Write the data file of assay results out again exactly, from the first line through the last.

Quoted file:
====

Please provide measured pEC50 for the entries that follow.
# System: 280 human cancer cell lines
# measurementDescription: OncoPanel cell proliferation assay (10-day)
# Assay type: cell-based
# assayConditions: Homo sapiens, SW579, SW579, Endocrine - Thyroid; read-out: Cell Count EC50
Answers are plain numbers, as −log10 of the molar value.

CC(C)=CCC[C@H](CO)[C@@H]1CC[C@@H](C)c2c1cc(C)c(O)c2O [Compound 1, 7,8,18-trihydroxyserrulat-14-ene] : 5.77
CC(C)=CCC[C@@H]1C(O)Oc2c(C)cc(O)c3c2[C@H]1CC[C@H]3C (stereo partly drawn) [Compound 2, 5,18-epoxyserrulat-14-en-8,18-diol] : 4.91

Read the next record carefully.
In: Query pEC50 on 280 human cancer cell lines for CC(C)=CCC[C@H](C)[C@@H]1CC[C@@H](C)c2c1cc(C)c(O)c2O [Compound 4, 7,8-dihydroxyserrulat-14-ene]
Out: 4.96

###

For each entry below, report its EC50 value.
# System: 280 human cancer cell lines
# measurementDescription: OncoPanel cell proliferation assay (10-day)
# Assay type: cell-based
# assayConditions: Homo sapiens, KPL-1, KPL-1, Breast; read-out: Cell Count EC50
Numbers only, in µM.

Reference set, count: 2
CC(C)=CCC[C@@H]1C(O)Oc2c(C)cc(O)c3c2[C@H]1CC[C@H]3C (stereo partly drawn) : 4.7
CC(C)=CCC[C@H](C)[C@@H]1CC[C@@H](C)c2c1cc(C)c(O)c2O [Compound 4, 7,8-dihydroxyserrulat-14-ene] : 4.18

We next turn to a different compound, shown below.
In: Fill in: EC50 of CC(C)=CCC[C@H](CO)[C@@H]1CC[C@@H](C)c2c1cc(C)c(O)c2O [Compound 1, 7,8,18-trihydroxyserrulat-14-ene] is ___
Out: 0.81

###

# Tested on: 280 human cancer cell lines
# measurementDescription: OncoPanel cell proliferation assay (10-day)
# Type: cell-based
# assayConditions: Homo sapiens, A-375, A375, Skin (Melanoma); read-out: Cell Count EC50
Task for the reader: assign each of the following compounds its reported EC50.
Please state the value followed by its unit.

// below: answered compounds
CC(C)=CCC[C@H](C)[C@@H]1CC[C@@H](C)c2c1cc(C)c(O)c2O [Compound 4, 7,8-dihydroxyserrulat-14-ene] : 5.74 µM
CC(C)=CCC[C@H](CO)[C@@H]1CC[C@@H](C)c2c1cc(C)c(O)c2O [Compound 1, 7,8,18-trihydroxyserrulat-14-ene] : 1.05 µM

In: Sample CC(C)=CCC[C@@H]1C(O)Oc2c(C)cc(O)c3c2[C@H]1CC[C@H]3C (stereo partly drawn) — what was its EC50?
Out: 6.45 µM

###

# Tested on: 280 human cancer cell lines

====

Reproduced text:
Please provide measured pEC50 for the entries that follow.
# System: 280 human cancer cell lines
# measurementDescription: OncoPanel cell proliferation assay (10-day)
# Assay type: cell-based
# assayConditions: Homo sapiens, SW579, SW579, Endocrine - Thyroid; read-out: Cell Count EC50
Answers are plain numbers, as −log10 of the molar value.

CC(C)=CCC[C@H](CO)[C@@H]1CC[C@@H](C)c2c1cc(C)c(O)c2O [Compound 1, 7,8,18-trihydroxyserrulat-14-ene] : 5.77
CC(C)=CCC[C@@H]1C(O)Oc2c(C)cc(O)c3c2[C@H]1CC[C@H]3C (stereo partly drawn) [Compound 2, 5,18-epoxyserrulat-14-en-8,18-diol] : 4.91

Read the next record carefully.
In: Query pEC50 on 280 human cancer cell lines for CC(C)=CCC[C@H](C)[C@@H]1CC[C@@H](C)c2c1cc(C)c(O)c2O [Compound 4, 7,8-dihydroxyserrulat-14-ene]
Out: 4.96

###

For each entry below, report its EC50 value.
# System: 280 human cancer cell lines
# measurementDescription: OncoPanel cell proliferation assay (10-day)
# Assay type: cell-based
# assayConditions: Homo sapiens, KPL-1, KPL-1, Breast; read-out: Cell Count EC50
Numbers only, in µM.

Reference set, count: 2
CC(C)=CCC[C@@H]1C(O)Oc2c(C)cc(O)c3c2[C@H]1CC[C@H]3C (stereo partly drawn) : 4.7
CC(C)=CCC[C@H](C)[C@@H]1CC[C@@H](C)c2c1cc(C)c(O)c2O [Compound 4, 7,8-dihydroxyserrulat-14-ene] : 4.18

We next turn to a different compound, shown below.
In: Fill in: EC50 of CC(C)=CCC[C@H](CO)[C@@H]1CC[C@@H](C)c2c1cc(C)c(O)c2O [Compound 1, 7,8,18-trihydroxyserrulat-14-ene] is ___
Out: 0.81

###

# Tested on: 280 human cancer cell lines
# measurementDescription: OncoPanel cell proliferation assay (10-day)
# Type: cell-based
# assayConditions: Homo sapiens, A-375, A375, Skin (Melanoma); read-out: Cell Count EC50
Task for the reader: assign each of the following compounds its reported EC50.
Please state the value followed by its unit.

// below: answered compounds
CC(C)=CCC[C@H](C)[C@@H]1CC[C@@H](C)c2c1cc(C)c(O)c2O [Compound 4, 7,8-dihydroxyserrulat-14-ene] : 5.74 µM
CC(C)=CCC[C@H](CO)[C@@H]1CC[C@@H](C)c2c1cc(C)c(O)c2O [Compound 1, 7,8,18-trihydroxyserrulat-14-ene] : 1.05 µM

In: Sample CC(C)=CCC[C@@H]1C(O)Oc2c(C)cc(O)c3c2[C@H]1CC[C@H]3C (stereo partly drawn) — what was its EC50?
Out: 6.45 µM

###

# Tested on: 280 human cancer cell lines